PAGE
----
very di erent behavior can be expected depending on what instance of Text is used to resolve the ambiguity. this kind of overloading ambiguity is not restricted to numbers: show (read "xyz") As what type is the string supposed to be read? This is more serious than the exponentiation ambiguity. In fact. Because of the di erence between the numeric and general cases of the overloading ambiguity problem. whereas here. any Integral instance will do.x this: rms x y = sqrt ((x ^ (2::Integer) + y ^ (2::Integer)) * 0. above).5) It's obvious that this sort of thing will soon grow tiresome. commaseparated list of numeric monotypes (types with no variables). When an ambiguous type variable is discovered (such as b. Haskell provides a solution that is restricted to numbers: Each module may contain a default declaration. and the . consisting of the keyword default followed by a parenthesized. because there. however. if at least one of its classes is numeric and all of its classes are standard. the default list is consulted.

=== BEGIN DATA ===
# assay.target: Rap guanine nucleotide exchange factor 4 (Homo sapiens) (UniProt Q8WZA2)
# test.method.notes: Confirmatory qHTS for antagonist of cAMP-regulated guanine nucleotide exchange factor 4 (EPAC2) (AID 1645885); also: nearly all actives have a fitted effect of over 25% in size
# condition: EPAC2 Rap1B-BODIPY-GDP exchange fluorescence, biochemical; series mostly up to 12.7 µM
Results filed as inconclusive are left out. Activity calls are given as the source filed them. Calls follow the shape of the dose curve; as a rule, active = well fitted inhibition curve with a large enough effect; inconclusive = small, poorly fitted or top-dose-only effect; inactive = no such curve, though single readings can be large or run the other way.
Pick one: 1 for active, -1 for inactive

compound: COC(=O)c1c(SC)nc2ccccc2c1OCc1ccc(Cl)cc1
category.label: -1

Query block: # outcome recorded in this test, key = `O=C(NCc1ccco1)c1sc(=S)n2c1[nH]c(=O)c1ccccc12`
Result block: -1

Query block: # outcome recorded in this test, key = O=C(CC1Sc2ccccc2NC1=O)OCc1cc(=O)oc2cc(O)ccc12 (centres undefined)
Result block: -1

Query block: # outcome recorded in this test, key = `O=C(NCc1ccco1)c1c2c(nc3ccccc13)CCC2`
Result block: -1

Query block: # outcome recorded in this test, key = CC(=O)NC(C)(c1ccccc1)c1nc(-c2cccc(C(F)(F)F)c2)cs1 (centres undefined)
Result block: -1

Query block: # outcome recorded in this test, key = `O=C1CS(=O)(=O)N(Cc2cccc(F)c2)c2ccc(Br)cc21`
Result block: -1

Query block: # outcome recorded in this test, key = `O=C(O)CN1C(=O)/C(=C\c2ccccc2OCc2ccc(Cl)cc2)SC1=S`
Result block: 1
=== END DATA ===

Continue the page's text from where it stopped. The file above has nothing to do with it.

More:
Double). Float) is in e ect. 11 Modules A Haskell program consists of a collection of modules. if the default declaration default (Int. Rational. A module in Haskell serves the dual purpose of controlling name-spaces and creating abstract data types.) The \default default" is (Integer.rst type from the list that will satisfy the context of the type variable is used.4 for more details. Very cautious programmers may prefer default ().3. which provides no defaults. The top level of a module contains any of the various declarations we have discussed: . For example. the ambiguous exponent above will be resolved as type Int. but (Integer. Double) may also be appropriate. (See x4.